Do you know someone...
- whose face beams sunshine and rainbows?
- who always looks on the bright side of life?
- who treats others with care and love?
I can think of a few people in my life who fit this description and I call them the Springtime People.
Most people enjoy the spring as the climate is agreeable and colours seem more vibrant then. But these people seem like they’re always living in the springtime. They’re cheerful and generous, and I can’t help but want to be around them.
But I have come to the realisation that they probably worked hard to become Springtime People.
How did they do this?
My guess, it is because of the sunflowers and tulips planted in their minds! And I don’t mean they put too many seeds in their salad. These flowers represent their positive mindsets and resilient attitudes.
These people have a ‘no weeds allowed’ policy.
When negative thoughts try to plant themselves in their heads, Springtime People don’t allow the weeds to linger or take root. They have learned to remove the weeds (like judgemental thoughts) and replace them with sunflowers (focusing on the good qualities of others, for example).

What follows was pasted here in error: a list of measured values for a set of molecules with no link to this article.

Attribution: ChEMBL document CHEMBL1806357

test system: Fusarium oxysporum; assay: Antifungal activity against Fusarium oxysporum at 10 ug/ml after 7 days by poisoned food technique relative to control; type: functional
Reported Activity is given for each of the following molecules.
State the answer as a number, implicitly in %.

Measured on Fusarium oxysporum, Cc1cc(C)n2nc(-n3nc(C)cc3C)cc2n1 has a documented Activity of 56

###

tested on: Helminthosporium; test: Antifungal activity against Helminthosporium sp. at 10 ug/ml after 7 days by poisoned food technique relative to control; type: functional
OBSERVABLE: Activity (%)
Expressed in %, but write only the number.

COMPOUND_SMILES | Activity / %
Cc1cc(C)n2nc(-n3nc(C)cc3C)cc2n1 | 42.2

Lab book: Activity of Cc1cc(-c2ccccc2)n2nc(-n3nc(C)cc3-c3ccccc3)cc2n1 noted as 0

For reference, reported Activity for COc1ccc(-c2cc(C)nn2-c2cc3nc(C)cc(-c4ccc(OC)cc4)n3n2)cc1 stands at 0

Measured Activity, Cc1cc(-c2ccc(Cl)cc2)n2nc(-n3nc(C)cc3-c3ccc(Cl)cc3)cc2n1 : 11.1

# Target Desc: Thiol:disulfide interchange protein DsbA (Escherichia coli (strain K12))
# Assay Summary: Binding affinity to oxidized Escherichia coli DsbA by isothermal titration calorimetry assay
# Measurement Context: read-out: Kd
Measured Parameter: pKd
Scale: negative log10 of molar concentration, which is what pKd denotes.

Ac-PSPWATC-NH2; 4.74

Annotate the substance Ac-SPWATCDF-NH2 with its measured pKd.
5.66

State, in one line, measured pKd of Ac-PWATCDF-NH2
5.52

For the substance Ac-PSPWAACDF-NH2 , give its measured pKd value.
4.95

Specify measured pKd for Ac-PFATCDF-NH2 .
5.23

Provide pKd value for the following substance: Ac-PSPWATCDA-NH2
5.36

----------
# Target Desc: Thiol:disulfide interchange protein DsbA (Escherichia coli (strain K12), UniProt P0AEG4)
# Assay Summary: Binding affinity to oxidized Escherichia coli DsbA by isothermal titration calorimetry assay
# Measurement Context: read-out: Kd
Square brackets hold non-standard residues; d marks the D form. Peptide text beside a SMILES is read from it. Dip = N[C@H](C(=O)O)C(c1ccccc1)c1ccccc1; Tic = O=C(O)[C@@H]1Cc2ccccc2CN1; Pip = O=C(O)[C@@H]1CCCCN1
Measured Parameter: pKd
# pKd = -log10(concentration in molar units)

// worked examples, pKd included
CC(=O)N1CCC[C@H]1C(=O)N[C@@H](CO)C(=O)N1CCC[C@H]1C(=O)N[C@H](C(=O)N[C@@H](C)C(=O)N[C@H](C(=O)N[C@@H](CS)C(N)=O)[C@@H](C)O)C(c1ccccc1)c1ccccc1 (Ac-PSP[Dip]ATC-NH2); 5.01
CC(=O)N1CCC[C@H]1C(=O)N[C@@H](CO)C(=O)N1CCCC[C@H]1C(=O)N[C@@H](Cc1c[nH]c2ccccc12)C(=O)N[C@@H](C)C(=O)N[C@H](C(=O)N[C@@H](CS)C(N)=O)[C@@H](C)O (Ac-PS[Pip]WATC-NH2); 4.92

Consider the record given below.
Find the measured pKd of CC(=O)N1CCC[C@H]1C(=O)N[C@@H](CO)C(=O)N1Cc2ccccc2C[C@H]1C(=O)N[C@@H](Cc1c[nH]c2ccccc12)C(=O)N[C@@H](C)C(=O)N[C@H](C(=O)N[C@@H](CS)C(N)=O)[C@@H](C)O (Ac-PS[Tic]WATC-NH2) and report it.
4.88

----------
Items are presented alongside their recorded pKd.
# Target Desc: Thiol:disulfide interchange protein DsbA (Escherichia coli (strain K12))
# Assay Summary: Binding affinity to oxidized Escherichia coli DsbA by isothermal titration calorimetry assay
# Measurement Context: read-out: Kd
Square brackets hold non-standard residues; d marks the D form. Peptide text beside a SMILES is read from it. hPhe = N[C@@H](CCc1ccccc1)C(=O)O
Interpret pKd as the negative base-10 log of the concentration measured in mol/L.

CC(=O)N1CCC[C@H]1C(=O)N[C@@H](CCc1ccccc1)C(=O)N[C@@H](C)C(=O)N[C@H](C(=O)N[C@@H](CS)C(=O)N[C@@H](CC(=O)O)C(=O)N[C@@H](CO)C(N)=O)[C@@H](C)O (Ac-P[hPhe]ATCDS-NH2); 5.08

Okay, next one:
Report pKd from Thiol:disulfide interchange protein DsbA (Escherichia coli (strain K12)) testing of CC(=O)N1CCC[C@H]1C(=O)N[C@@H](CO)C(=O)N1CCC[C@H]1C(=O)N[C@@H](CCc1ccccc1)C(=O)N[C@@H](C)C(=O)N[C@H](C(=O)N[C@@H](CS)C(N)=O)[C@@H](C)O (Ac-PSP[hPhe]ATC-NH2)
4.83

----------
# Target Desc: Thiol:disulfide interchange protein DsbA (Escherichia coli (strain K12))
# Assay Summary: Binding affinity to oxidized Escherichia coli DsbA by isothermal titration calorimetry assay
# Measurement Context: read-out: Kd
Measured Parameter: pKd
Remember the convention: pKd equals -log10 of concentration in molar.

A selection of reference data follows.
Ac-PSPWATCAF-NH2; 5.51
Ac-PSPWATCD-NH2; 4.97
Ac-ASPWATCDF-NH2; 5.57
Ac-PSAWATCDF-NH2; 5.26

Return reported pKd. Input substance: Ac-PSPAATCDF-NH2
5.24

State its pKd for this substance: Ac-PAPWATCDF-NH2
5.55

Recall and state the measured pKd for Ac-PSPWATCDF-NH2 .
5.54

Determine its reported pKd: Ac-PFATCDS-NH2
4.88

The Springtime People I know sometimes encounter storm seasons where they can feel down and a little defeated. However the storms they face don’t influence or impact them for too long.
Their experience in the spring season of hope and life makes them aware that staying in the stormy season serves no good purpose - so they choose to get up, move on and travel back to spring.
Such people inspire me. I feel motivated to live better. I’d like to be a ‘springtimer’.
So I encourage you (and myself) to start planting those sunflowers and tulips, whilst removing the killer weeds from our minds.
Grow a beautiful garden in your heads, sweet ladies, don’t let it be a jungle in there. Storms will come, but we needn’t be beaten. Let’s push through these and hold on to the hope that spring always returns.
by Tyla Howard